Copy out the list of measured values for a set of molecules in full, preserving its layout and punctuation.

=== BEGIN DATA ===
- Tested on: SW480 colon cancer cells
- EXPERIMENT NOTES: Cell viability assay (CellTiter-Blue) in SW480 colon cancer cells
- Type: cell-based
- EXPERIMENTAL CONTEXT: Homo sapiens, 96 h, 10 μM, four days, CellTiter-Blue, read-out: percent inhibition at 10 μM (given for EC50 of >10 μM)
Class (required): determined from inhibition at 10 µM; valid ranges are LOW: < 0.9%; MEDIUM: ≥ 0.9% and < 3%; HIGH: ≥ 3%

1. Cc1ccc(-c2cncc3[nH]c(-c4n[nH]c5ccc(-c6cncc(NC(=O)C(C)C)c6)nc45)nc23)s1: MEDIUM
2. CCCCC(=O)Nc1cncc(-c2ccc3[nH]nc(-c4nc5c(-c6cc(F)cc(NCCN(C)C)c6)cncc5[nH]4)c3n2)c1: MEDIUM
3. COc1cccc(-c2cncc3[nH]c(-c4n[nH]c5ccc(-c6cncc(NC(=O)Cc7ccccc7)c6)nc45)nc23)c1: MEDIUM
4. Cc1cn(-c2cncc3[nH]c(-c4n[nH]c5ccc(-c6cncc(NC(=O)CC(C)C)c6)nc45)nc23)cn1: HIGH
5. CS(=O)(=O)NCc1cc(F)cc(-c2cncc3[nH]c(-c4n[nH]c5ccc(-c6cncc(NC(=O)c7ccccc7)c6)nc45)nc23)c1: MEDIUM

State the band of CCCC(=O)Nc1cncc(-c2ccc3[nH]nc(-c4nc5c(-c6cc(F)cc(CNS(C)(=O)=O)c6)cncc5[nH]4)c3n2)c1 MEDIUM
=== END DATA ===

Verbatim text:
- Tested on: SW480 colon cancer cells
- EXPERIMENT NOTES: Cell viability assay (CellTiter-Blue) in SW480 colon cancer cells
- Type: cell-based
- EXPERIMENTAL CONTEXT: Homo sapiens, 96 h, 10 μM, four days, CellTiter-Blue, read-out: percent inhibition at 10 μM (given for EC50 of >10 μM)
Class (required): determined from inhibition at 10 µM; valid ranges are LOW: < 0.9%; MEDIUM: ≥ 0.9% and < 3%; HIGH: ≥ 3%

1. Cc1ccc(-c2cncc3[nH]c(-c4n[nH]c5ccc(-c6cncc(NC(=O)C(C)C)c6)nc45)nc23)s1: MEDIUM
2. CCCCC(=O)Nc1cncc(-c2ccc3[nH]nc(-c4nc5c(-c6cc(F)cc(NCCN(C)C)c6)cncc5[nH]4)c3n2)c1: MEDIUM
3. COc1cccc(-c2cncc3[nH]c(-c4n[nH]c5ccc(-c6cncc(NC(=O)Cc7ccccc7)c6)nc45)nc23)c1: MEDIUM
4. Cc1cn(-c2cncc3[nH]c(-c4n[nH]c5ccc(-c6cncc(NC(=O)CC(C)C)c6)nc45)nc23)cn1: HIGH
5. CS(=O)(=O)NCc1cc(F)cc(-c2cncc3[nH]c(-c4n[nH]c5ccc(-c6cncc(NC(=O)c7ccccc7)c6)nc45)nc23)c1: MEDIUM

State the band of CCCC(=O)Nc1cncc(-c2ccc3[nH]nc(-c4nc5c(-c6cc(F)cc(CNS(C)(=O)=O)c6)cncc5[nH]4)c3n2)c1 MEDIUM